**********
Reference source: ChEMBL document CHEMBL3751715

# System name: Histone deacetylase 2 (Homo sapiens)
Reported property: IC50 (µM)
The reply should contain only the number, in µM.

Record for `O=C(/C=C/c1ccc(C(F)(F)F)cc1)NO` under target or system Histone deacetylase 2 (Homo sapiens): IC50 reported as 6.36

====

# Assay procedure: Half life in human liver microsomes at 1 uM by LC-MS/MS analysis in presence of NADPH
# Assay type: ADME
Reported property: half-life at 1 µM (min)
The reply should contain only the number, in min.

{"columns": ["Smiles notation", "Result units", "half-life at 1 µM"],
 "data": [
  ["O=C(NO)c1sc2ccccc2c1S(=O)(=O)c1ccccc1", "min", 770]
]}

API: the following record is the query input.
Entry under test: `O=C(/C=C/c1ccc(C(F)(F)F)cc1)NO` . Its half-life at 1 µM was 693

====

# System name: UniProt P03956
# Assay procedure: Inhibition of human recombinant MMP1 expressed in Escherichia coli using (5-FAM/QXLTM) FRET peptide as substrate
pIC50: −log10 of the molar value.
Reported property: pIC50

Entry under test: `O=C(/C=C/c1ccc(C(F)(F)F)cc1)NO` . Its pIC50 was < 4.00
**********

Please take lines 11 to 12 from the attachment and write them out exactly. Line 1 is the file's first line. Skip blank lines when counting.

{"columns": ["Smiles notation", "Result units", "half-life at 1 µM"],
 "data": [